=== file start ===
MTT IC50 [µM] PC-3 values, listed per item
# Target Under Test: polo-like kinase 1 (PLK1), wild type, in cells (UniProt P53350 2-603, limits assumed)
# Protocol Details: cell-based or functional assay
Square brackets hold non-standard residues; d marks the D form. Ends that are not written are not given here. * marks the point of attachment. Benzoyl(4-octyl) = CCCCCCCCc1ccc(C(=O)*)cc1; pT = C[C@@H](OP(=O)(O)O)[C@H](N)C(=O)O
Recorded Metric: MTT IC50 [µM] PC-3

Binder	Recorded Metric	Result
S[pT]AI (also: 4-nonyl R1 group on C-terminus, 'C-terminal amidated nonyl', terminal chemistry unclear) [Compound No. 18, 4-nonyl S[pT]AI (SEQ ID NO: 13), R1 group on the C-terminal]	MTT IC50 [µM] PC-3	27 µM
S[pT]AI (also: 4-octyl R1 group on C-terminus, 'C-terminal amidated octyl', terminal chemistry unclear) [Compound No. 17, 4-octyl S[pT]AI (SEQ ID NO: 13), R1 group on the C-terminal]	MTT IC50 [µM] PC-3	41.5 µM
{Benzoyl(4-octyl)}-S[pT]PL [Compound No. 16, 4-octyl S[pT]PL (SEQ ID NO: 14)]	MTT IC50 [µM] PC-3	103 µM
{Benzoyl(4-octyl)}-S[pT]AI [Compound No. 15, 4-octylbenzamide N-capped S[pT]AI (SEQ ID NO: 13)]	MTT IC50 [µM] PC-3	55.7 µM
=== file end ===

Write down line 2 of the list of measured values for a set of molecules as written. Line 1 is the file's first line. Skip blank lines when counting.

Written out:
# Target Under Test: polo-like kinase 1 (PLK1), wild type, in cells (UniProt P53350 2-603, limits assumed)